Digital technology has become an imperial force in education, and it should meet more antagonists argues Emory University professor Mark Bauerlein. Clearly he’s among those antagonists. Writing in the Chronicle of Higher Education, he makes a strong case for reading online as a lesser kind of literacy, with profound implications for teaching and learning.
Pointing to the work of Web researcher Jakob Nielsen, who has studied the eye movements of readers, Bauerlein notes that people read online in a physically different pattern than text on a printed page. Online, readers eyes move in a pattern resembling the upper case letter F. ”At the top, users read all the way across, but as they proceed their descent quickens and horizontal sight contracts, with a slowdown around the middle of the page,” says Bauerlein. ”Near the bottom, eyes move almost vertically, the lower-right corner of the page largely ignored.”
In the eye-tracking test, only one in six subjects read Web pages linearly, sentence by sentence. The rest jumped around chasing keywords, bullet points, visuals, and color and typeface variations. In another experiment on how people read e-newsletters, informational e-mail messages, and news feeds, Nielsen exclaimed, “‘Reading’ is not even the right word.” The subjects usually read only the first two words in headlines, and they ignored the introductory sections. They wanted the “nut” and nothing else.
In short, online literacy is simply not literacy as we conventionally understand it. “Yes, it’s a kind of literacy,” Baurlein writes, ”but it breaks down in the face of a dense argument, a Modernist poem, a long political tract, and other texts that require steady focus and linear attention — in a word, slow reading. Fast scanning doesn’t foster flexible minds that can adapt to all kinds of texts, and it doesn’t translate into academic reading,” he writes.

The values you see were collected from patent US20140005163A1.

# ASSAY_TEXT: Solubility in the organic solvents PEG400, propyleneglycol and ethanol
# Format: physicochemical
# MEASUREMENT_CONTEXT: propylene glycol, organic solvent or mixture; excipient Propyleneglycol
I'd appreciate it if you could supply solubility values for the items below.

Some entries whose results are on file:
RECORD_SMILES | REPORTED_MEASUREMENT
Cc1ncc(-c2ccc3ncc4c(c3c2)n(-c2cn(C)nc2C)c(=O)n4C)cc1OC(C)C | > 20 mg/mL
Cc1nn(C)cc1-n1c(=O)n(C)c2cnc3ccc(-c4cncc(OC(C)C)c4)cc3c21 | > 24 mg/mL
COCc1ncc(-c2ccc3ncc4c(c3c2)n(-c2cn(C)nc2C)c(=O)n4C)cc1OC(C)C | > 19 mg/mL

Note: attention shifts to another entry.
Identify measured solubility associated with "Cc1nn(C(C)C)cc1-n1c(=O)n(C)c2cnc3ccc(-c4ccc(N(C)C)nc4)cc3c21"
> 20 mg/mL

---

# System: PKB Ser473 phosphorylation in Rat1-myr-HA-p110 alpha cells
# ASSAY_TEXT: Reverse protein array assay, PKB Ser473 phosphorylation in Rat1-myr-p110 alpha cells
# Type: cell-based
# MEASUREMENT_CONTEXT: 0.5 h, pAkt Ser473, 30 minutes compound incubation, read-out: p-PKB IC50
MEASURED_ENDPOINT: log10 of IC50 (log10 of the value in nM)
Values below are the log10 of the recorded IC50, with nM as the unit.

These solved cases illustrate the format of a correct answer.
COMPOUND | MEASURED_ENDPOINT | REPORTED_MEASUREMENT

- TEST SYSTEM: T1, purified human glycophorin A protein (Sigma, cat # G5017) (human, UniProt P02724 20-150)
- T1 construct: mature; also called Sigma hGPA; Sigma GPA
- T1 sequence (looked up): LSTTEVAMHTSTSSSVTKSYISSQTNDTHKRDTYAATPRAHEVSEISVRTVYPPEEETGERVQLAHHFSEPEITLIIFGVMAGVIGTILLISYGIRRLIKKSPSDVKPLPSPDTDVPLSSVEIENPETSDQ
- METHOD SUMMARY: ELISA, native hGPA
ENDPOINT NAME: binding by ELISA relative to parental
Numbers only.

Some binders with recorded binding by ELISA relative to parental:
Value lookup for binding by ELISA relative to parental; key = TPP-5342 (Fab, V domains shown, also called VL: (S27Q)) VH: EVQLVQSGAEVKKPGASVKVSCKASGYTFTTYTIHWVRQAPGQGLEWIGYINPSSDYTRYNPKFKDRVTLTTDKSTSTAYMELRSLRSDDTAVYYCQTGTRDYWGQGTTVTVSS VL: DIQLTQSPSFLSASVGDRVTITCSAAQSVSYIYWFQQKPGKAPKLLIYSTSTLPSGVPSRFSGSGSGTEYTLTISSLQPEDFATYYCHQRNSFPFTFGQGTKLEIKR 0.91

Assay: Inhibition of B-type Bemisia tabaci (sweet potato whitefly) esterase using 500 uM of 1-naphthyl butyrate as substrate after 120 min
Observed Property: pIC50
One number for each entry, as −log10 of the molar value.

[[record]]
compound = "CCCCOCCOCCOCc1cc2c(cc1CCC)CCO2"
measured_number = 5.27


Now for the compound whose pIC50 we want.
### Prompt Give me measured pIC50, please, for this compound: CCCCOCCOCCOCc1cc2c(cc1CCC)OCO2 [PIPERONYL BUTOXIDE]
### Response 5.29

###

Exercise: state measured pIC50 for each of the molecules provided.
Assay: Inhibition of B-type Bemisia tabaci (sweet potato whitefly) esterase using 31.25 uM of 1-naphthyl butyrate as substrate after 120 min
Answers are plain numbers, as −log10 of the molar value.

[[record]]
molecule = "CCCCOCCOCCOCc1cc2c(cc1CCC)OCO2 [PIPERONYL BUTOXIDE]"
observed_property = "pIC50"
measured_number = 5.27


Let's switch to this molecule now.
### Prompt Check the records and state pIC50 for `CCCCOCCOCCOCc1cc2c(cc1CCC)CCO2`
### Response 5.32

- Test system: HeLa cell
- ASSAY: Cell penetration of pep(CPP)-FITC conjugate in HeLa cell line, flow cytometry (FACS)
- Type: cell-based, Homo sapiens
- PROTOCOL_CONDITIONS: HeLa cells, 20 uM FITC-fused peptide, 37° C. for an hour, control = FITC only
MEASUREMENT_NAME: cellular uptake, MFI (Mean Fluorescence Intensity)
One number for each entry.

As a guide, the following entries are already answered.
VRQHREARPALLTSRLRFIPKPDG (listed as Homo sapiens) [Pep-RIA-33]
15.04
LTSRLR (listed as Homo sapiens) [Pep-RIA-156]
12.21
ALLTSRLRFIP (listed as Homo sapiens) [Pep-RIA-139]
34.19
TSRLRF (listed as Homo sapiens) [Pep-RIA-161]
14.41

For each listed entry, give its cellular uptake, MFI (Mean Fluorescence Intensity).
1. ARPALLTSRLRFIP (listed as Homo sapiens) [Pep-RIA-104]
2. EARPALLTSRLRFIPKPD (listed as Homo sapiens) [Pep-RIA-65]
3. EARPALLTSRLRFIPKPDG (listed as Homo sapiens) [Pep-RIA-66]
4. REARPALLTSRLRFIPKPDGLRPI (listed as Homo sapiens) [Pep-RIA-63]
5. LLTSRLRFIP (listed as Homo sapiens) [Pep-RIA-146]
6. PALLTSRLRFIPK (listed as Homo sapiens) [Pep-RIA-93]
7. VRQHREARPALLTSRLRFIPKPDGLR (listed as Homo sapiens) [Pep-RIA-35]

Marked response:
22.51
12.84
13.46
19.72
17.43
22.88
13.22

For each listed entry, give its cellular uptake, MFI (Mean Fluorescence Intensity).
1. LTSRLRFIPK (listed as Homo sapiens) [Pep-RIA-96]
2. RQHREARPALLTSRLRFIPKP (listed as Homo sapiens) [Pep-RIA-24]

Bauerlein is writing from the persepective of a college professor, and he concerns himself with higher education, but his arguments pertain to all classrooms where we are worshipping at the altar of technology. “Given the tidal wave of technology in young people’s lives, let’s frame a number of classrooms and courses as slow-reading (and slow-writing) spaces,” he concludes. “Pencils, blackboards, and books are no longer the primary instruments of learning, true, but they still play a critical role in the formation of intelligence, as countermeasures to information-age mores. That is a new mission for educators parallel to the mad rush to digitize learning, one that may seem reactionary and retrograde, but in fact strives to keep students’ minds open and literacy broad. Students need to decelerate, and they can’t do it by themselves.”
Good, smart stuff from an iconoclastic thinker. Of course, you stopped reading two paragraphs ago.